NJ's circles were difficult, it seemed no one knew the rules for the flow, the circle itself was two lanes too, so if you got into the inner circle you'd have a tough time getting out of the damn thing, no one would yield.

I don't think I've ever been in a 2-lane wide circle. I can see where that would add a lot of complexity/confusion compared to the 1-laners.

Multi lane roundabouts are easy

soberbyker wrote:

I don't think I've ever been in a 2-lane wide circle. I can see where that would add a lot of complexity/confusion compared to the 1-laners.

Makes me think of the movie, "Earth girls are easy!"

Multi lane roundabouts are easy if you recognize them and understand the rules.

The right lanes are for immediate entry and exit. Ever one else, move to the left 1 lane. (these work best if the right hand lane forces you to exit at each juncture.

Multi lane roundabouts are significantly larger the the neighborhood roundabouts.

The intended maximum speed limit is supposed to be a shopping 15 MPH.

I gotta tell you, I'm sure in states where the favorite sport is NASCAR, these guys live by the saying, "Go fast and turn left." I'm not certain roundabouts in these states would do very well razz

--
Never argue with a pig. It makes you look foolish and it anoys the hell out of the pig!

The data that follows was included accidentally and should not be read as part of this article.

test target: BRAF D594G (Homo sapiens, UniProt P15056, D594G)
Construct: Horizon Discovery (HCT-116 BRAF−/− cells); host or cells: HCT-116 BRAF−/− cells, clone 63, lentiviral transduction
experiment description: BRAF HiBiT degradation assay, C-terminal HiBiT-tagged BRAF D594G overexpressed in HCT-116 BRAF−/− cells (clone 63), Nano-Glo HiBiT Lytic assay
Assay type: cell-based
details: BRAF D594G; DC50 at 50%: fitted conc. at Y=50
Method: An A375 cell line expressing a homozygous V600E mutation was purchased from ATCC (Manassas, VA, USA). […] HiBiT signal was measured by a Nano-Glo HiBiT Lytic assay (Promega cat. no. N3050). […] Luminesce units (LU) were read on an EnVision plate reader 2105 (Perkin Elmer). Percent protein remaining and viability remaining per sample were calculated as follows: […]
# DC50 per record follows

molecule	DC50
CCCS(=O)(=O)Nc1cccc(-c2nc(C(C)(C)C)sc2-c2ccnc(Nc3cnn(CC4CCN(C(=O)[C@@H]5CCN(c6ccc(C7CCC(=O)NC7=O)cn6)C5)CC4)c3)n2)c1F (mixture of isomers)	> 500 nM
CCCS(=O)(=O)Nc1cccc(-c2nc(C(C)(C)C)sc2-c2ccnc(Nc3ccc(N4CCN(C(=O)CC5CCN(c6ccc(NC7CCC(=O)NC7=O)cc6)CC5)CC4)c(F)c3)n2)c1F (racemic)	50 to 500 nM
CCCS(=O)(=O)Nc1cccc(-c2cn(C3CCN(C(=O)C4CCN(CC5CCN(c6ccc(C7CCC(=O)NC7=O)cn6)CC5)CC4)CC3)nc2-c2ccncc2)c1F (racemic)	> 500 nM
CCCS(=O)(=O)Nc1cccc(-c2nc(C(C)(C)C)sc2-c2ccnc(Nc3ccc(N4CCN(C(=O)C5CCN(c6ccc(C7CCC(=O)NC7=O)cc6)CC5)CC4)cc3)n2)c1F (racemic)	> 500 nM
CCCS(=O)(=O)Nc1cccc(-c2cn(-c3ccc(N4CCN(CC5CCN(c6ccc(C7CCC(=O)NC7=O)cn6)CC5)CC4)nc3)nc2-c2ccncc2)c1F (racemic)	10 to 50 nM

Not a big fan

I've driven in England where I saw them for the first time. We have a couple around where I live and I'm not a big fan. They are OK when traffic is light, but in heavy traffic no one seems to know what to do. I'm old enough to remember when interstate highways were first being built. It was before I was driving but I remember my Dad (a professional truck driver) talking about how no one seemed to know how to use on and off ramps. Maybe when a new generation has grown up with them they'll be just another common type of intersection that most people will take for granted.

Not together

In Europe, runabout are quite frequent. They are OK and actually mostly good. But I've seen some that were just next to each other, like an 8, that made it confusing.

wow

jale wrote:

In Europe, runabout are quite frequent. They are OK and actually mostly good. But I've seen some that were just next to each other, like an 8, that made it confusing.

http://safety.fhwa.dot.gov/intersection/roundabouts/presenta...

--
. 2 Garmin DriveSmart 61 LMT-S, Nuvi 2689, 2 Nuvi 2460, Zumo 550, Zumo 450, Uniden R3 radar detector with GPS built in, includes RLC info. Uconnect 430N Garmin based, built into my Jeep. .

Imagine

Trying to attempt this in England grin

--
Nüvi 255WT with nüMaps Lifetime North America born on 602117815 / Nüvi 3597LMTHD born on 805972514 / I love Friday’s except when I’m on holidays ~ canuk

free for all